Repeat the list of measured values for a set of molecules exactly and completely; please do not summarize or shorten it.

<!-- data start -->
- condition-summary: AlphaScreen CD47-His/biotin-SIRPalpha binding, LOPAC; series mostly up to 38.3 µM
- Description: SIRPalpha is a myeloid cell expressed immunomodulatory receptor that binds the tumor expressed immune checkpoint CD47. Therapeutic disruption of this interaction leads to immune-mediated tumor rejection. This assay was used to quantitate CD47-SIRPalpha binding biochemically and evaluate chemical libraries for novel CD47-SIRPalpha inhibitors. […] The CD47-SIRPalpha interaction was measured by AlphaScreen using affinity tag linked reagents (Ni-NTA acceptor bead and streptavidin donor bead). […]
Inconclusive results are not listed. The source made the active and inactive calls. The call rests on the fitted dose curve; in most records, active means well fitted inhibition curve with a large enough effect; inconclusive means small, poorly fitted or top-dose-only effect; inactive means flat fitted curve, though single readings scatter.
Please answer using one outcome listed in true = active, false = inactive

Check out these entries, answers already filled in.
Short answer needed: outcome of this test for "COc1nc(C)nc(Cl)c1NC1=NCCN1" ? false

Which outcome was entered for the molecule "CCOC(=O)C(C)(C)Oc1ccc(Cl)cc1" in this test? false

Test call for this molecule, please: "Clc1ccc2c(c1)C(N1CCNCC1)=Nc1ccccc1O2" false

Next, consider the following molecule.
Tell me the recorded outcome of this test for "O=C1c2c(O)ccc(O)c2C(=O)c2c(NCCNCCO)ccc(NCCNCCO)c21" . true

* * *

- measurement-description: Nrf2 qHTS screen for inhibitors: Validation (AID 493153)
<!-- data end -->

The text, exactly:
- condition-summary: AlphaScreen CD47-His/biotin-SIRPalpha binding, LOPAC; series mostly up to 38.3 µM
- Description: SIRPalpha is a myeloid cell expressed immunomodulatory receptor that binds the tumor expressed immune checkpoint CD47. Therapeutic disruption of this interaction leads to immune-mediated tumor rejection. This assay was used to quantitate CD47-SIRPalpha binding biochemically and evaluate chemical libraries for novel CD47-SIRPalpha inhibitors. […] The CD47-SIRPalpha interaction was measured by AlphaScreen using affinity tag linked reagents (Ni-NTA acceptor bead and streptavidin donor bead). […]
Inconclusive results are not listed. The source made the active and inactive calls. The call rests on the fitted dose curve; in most records, active means well fitted inhibition curve with a large enough effect; inconclusive means small, poorly fitted or top-dose-only effect; inactive means flat fitted curve, though single readings scatter.
Please answer using one outcome listed in true = active, false = inactive

Check out these entries, answers already filled in.
Short answer needed: outcome of this test for "COc1nc(C)nc(Cl)c1NC1=NCCN1" ? false

Which outcome was entered for the molecule "CCOC(=O)C(C)(C)Oc1ccc(Cl)cc1" in this test? false

Test call for this molecule, please: "Clc1ccc2c(c1)C(N1CCNCC1)=Nc1ccccc1O2" false

Next, consider the following molecule.
Tell me the recorded outcome of this test for "O=C1c2c(O)ccc(O)c2C(=O)c2c(NCCNCCO)ccc(NCCNCCO)c21" . true

* * *

- measurement-description: Nrf2 qHTS screen for inhibitors: Validation (AID 493153)